Encyclopedia of Literary Modernism

By Paul Poplawski | Go to book overview
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Scandinavia

The breakthrough of modernism in the Scandinavian countries generally occurred later than in the Anglo-American world and was not without important links to Anglo-American and other modernist predecessors and movements on the international scene.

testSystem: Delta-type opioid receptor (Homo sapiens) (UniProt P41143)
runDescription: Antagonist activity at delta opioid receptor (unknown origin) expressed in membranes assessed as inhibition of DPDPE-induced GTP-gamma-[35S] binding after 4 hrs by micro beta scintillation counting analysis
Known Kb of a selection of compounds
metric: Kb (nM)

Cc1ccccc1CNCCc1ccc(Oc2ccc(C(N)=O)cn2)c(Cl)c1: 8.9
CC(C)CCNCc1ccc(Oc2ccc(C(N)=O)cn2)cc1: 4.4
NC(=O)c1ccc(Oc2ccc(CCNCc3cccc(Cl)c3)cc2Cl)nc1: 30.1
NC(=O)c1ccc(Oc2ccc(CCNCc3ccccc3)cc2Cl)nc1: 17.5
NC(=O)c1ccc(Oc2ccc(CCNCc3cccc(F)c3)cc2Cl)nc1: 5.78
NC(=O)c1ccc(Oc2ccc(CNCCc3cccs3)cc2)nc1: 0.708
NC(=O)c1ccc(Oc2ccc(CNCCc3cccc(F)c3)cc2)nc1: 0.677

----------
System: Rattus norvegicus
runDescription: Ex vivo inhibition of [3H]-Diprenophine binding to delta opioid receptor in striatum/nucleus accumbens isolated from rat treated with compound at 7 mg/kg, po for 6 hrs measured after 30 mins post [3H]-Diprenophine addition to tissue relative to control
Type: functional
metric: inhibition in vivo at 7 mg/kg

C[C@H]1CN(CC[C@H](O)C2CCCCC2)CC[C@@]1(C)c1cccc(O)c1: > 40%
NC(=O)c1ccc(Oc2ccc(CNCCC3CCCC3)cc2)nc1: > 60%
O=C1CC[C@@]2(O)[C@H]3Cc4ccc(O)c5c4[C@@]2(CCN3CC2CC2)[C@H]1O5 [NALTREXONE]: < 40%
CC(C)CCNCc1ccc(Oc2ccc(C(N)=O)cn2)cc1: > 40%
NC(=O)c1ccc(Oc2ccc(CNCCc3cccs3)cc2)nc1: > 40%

The first Swedish writer who consciously linked himself with international modernist movements was Pär Lagerkvist. In 1913 he formulated his aesthetic program in Ordkonst och bildkonst (Word Art and Pictorial Art) referring to cubism and expressionism. His most significant early work is the poetry collection Ångest (1916, Anguish), in which a new expressionist imagery breaks forth. But it was in the Swedish-speaking part of Finland that lyrical modernism had its stronghold and most prominent advocates in the twenties. Edith Södergran’s work had an enormous influence on poetic modernism in Swedish literature. Her poetry ranges from triumphant expressionism, first formulated in Septemberlyran (1918, September Lyre), to cosmic mysticism in a highly charged and intense imagery. Her five collections of verse now stand out as modernist cornerstones. Södergran’s Fenno-Swedish contemporary Elmer Diktonius also voiced expressionist views of life in his poetry, often in a concrete, dense and fragmented imagery. Diktonius’ aesthetics also connects with Anglo-American imagism. In 1924 he published eight poems by Ezra Pound in translation. Central figures in this pioneering Fenno-Swedish movement are also the modernist poets Gunnar Björling and Rabbe Enckell. The Swedish poet Birger Sjöberg must be considered one of the most original and important renewers of poetic language in this context. With Kriser och kransar (1926, Crises and Wreaths) he creates a new, concrete and complex metaphorical language of immense importance for the further development of lyrical modernism in Sweden. At the beginning of the 1930’s several new modernistic poets break through. First and foremost was Artur Lundkvist, a central figure in the group of poets, The Young Five, that emerged around 1930. From then on Lundkvist came to be a central force in Swedish modernism for almost half a century. In his own early poetry he related to international modernism, which he also introduced in several essay collections. Of chief importance for the later development of Swedish modernism is Ikarus’ flykt (1939, The Flight of Icarus) in which Lundkvist introduces, among others, Joyce,Eliot,Faulkner, as well as French surrealism. In 1932 Gunnar Ekelöf made his debut with the poetry collection sent jorden (Late Arrival on Earth), for its time a sensational modernist work with its shockingly bold imagery, now clearly one of the most important achievements in the history of Swedish modernism. The year 1932 also saw the

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